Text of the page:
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Cleaning Communal Areas
Published on Thursday, 20 September 2012

Cleaning Communal AreasIn the climate of a recession, house and flat sharing between friends is becoming increasingly more popular. This can be fun, especially in a good space with youthful, fun-loving people. However, if the place you end up renting is too small and you end up getting in each other's personal space, or if some other problem should arise, the piece and quiet in the shared home can be disturbed. To keep the peace, it is important to keep the flat or house clean and to share the responsibility, so that nobody feels that they're doing an unfair amount of work. Remember, that part of being an adult is taking care of your own self and your own environment. On that note, here is a quick guide to sharing the workload around a new place and keeping everything clean and tidy, whilst also avoiding having to do massive cleaning jobs as much as possible. This way you can enjoy living with your friends and maybe even turn cleaning nights into fun bonding experiences. There's nothing like a bucket of floor polish to bring people together, after all.

The basic thing to remember is that everyone should always clean up after themselves. While everyone in the flat might be using the kitchen, that doesn't mean that anyone is obligated to clean someone else's puddle of shaving cream, huge grease stains or three-day old pizza boxes. By taking care of each individual stain in a timely manner, the kitchen and bathroom can be kept suitably tidy all the time. This, however, will not save you from a regularly scheduled cleaning session - any space that's used often tends to acquire dust and grime of unknown origin. It is best to assign one day of the week to clean everything and take turns on cleaning duty. That way you would make sure that everyone is sharing in the chores and no one is treated unfairly. If there are more than two people sharing the flat, it might be a good idea to pair up - this would cut the cleaning times in half and make the work less tedious and boring. It can also be a bonding experience, especially if you're sharing a place with people you don't know that well. There's no better time to swap life stories than the moment one of you is bent over cleaning the oven and the other is scrubbing the floor. Manual labour does bring people together. Don't stress, if people occasionally miss their shift, though. Be considerate and understanding and do not turn into the Flatmate from Hell. Sometimes people are busy or have social engagements. Similarly, the cost of cleaning supplies should be shared between everyone. The best strategy is  to buy everything in bulk and split the bill afterwards. However, you could talk to your flat mates and arrange for one person to buy dishwashing liquid, another to get floor polish, etc. When doing either, always remember to make a list of everything that's needed and tick of items as you get them. It might also be a good idea to keep all of the cleaning supplies in one place with a notepad next to them where everyone can write down supplies as they run out. That way, each resident can know where to find everything and what they need to buy.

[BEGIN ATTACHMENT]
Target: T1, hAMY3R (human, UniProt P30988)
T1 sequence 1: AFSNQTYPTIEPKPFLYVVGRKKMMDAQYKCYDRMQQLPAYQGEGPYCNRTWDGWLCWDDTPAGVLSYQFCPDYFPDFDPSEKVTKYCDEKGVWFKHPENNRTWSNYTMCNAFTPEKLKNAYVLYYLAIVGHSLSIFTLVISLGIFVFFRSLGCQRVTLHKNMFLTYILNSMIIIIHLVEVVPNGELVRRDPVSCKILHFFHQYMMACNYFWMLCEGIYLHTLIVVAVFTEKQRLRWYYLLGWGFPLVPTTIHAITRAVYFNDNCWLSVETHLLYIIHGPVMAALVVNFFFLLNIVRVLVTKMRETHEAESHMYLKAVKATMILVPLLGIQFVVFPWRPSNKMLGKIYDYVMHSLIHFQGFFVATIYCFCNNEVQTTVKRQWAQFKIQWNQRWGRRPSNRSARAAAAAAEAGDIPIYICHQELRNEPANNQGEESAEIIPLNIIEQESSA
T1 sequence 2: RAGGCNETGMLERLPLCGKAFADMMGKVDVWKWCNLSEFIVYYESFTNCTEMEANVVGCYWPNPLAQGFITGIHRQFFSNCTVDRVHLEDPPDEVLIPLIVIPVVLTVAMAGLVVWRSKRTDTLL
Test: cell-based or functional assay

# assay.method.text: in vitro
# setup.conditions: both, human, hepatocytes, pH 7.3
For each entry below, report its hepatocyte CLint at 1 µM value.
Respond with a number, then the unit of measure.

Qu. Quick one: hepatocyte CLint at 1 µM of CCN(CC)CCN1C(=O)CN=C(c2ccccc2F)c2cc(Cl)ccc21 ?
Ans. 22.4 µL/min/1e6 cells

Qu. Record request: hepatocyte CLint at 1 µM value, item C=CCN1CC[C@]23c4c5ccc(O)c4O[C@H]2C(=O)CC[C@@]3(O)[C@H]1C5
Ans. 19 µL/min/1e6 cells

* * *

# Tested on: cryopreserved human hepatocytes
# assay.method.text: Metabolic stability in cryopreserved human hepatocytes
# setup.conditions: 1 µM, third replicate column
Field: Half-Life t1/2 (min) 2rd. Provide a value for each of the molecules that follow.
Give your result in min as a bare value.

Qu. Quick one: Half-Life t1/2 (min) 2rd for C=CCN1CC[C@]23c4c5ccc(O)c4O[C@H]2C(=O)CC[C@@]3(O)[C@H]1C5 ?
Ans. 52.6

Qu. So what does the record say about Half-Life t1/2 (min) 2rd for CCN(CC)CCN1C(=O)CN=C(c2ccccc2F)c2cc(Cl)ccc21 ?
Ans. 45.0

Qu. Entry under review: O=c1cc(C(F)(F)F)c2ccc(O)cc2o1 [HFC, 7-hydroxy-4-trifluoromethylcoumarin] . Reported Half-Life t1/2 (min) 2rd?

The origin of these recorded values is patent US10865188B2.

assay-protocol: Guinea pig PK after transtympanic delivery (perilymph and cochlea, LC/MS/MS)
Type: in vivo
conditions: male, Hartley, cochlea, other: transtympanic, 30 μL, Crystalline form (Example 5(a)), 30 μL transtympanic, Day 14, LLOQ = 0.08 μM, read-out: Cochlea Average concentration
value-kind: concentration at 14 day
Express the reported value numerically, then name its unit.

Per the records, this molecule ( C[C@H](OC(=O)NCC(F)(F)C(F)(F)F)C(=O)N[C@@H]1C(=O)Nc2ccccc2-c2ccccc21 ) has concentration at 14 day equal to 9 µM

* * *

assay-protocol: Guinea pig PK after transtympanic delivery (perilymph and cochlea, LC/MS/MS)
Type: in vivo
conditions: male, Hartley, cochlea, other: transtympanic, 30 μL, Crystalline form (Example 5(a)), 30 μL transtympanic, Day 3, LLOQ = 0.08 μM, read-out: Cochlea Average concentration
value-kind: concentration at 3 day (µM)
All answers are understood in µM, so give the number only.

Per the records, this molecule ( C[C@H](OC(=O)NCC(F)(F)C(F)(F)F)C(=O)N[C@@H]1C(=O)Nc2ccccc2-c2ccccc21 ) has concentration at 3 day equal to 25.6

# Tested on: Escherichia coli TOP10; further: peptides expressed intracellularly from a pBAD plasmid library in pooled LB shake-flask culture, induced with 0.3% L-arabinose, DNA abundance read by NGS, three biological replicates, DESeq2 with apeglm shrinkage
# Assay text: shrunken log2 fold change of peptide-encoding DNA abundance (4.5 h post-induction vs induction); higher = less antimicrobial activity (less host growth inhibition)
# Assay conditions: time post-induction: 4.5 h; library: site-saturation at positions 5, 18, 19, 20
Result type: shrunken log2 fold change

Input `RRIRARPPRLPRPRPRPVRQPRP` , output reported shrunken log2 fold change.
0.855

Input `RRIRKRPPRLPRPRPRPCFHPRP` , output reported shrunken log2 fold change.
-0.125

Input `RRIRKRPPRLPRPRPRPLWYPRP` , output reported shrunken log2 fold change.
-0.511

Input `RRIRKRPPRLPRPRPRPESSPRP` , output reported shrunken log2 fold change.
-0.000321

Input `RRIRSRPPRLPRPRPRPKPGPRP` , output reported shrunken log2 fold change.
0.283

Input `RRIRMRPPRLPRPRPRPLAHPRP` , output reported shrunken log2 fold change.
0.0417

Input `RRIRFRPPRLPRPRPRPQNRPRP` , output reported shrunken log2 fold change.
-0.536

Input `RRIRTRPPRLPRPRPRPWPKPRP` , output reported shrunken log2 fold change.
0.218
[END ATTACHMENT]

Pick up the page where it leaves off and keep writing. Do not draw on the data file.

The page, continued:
Following these simple suggestions will ensure that your flat or house stays clean and that the relationship between you and your flatmates doesn't suffer from having to share living quarters. 

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